Long before, even the dimmest Afghan had an inkling of what was going on in dozens of Al-Qaeda training sites scattered around Kabul, Kandahar, Jalalabad and rural locations, many of them built into the Hindu Kush during the war against the Soviet Union. After all, some camps simultaneously housed Al-Qaeda terrorist trainees, Taliban conscripts and cannon fodder for Pakistan's irredentist campaign in Kashmir to weaken archenemy India. The more hardheaded Taliban thought of their self-styled Islamic emirate as a state, while recognizing that the United Nations and various nongovernmental humanitarian organizations provided what passed for the few government services on offer to the population. Osama indulged Mullah Omar's hankering for renewing the caliphate to run the Sunni Muslim world that Ataturk had abolished in 1924 soon after establishing the Turkish Republic. In fact, Osama was more interested in the process of getting therejihad and his radical methodology of spreading holy warthan in the mundane business of running a government. And so Mullah Omar and the Taliban were expendable.
It soon became an article of faith for Americans that September 11 utterly changed their lives. Beauty, or in this case horror, was in the eye of the beholder. One of Americans' great strengths is their ability to live in the present and think in the future to such an extent that it is difficult to predict what enduring scars 9/11 will leave on the American psyche. Who before September 11 could have predicted that the Bush administration would abandon its inward-looking election platform and embark on a policy seemingly determined to reorder the Middle East, an undertaking that had brought woe to so many previous world powers? But more mundanely, what demonstrably changed was the modus operandi of terrorism; in that, 9/11 marked a radical departure.
1. Washington Post, April 15, 2002. Seven months after 9/11, Al-Jazeera, the free-swinging satellite network based in Qatar and watched by millions of Arabs in preference to their own often-censored national stations, broadcast a cassette showing Saudi hijacker Ahmad Alghamdi announcing in a March 2001 "last will and testament" that he knew his forthcoming martyrdom-or suicide-mission would be against a target in the United States. "It is high time we killed Americans on their own turf," he said. Al-Jazeera news editor Ibrahim Hilal remarked, "This tape closes the door of suspicion. It is the final say that Al-Qaeda is behind it."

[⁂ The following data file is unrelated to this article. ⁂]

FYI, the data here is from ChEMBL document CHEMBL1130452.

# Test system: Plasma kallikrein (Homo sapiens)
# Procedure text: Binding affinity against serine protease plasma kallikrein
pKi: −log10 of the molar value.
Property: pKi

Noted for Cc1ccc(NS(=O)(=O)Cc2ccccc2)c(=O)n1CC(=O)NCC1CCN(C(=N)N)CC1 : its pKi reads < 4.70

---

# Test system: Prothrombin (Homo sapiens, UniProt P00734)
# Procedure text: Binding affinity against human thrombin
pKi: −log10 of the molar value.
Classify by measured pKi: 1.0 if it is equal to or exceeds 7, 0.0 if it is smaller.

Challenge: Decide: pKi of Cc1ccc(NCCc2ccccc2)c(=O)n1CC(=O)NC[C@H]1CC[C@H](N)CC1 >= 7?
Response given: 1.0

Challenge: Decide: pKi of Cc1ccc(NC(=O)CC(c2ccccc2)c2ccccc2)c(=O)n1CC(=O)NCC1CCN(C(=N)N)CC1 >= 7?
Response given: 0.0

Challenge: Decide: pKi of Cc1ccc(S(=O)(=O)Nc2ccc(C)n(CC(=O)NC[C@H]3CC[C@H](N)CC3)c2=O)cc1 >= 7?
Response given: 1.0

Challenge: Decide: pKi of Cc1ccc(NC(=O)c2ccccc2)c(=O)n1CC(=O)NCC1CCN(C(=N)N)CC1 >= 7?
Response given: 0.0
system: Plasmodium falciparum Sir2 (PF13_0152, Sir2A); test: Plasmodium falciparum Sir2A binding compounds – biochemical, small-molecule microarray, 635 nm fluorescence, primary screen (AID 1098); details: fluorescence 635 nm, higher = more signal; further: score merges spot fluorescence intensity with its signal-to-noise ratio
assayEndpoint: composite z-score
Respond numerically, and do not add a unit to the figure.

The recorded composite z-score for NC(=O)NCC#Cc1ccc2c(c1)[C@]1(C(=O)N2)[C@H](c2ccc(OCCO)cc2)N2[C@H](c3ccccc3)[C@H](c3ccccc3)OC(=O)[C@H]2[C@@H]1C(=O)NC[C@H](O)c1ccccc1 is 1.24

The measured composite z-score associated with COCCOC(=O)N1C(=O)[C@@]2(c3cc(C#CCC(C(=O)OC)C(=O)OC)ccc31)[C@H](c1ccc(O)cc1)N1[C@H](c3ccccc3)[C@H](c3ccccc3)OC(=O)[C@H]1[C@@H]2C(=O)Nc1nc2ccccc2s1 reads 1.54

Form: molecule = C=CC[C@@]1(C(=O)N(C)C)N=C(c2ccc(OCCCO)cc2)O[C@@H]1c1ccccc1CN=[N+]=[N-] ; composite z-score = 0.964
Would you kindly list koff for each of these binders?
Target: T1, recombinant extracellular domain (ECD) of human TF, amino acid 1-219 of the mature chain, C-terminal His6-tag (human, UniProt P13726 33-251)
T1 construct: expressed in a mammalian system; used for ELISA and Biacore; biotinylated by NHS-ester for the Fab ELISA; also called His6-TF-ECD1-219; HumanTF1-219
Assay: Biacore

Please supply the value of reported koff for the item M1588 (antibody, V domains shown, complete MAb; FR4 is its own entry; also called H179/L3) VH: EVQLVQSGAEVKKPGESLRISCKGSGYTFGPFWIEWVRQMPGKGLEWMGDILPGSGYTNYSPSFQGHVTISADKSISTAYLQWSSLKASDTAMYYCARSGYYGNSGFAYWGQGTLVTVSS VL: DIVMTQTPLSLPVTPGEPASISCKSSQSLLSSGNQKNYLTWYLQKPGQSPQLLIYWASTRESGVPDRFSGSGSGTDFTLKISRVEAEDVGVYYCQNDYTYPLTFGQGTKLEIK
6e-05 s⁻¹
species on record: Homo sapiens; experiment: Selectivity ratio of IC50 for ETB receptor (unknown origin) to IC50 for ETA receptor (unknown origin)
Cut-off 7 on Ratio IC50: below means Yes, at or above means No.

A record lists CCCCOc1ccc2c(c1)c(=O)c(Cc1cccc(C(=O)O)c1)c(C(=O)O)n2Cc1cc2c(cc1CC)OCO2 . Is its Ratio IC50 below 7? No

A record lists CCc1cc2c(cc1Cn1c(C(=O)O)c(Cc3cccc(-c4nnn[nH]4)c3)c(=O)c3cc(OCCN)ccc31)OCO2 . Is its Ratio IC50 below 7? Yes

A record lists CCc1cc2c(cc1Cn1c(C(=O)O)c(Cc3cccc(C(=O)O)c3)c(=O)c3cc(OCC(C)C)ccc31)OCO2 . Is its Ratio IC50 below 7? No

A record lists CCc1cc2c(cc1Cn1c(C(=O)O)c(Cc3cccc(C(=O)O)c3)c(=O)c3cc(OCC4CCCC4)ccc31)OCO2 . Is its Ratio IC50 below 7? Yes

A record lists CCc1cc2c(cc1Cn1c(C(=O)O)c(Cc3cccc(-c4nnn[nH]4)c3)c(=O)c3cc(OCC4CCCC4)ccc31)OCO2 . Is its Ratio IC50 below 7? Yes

2. New York Times, April 19, 2002. Paul Bucherer, a Swiss authority on Afghan art, said a special Al-Qaeda squad methodically smashed a storeroom full of ancient Buddhist and Gandharan statuary originally from Kabul's National Museum shortly before the Buddhas were blown up in March 2001. He said the Al-Qaeda squad of non-Afghans expertly carried out the destruction after local Taliban leaders refused to participate. Letters Western journalists found in Kabul after the Taliban fell described how Osama and top aides had convinced Mullah Omar to destroy the Buddhas.
Meet the Author
Jonathan Randal was born in 1933 in Buffalo, New York, and educated at Exeter and Harvard. He spent his junior year in France, and after serving as a private in the U.S. Army in Europe, he started out as a foreign correspondent in the mid-1950s in Paris and over the decades has worked for United Press, the old Paris Herald, Time, The New York Times and, for nearly thirty years, The Washington Post. As a war correspondent he reported the Algerian War of Independence from France, followed by wars and crises in the Congo, Vietnam, Iran, Lebanon, Kurdistan, Bosnia, Liberia, and a dozen other combat zones. He considers himself privileged to have witnessed these events and lucky to have survived when so many of his colleagues did not. Randal is the author of Going All the Way: Christian Warlords, Israeli Adventurers and the War in Lebanon and After Such Knowledge, What Forgiveness? My Encounters with Kurdistan.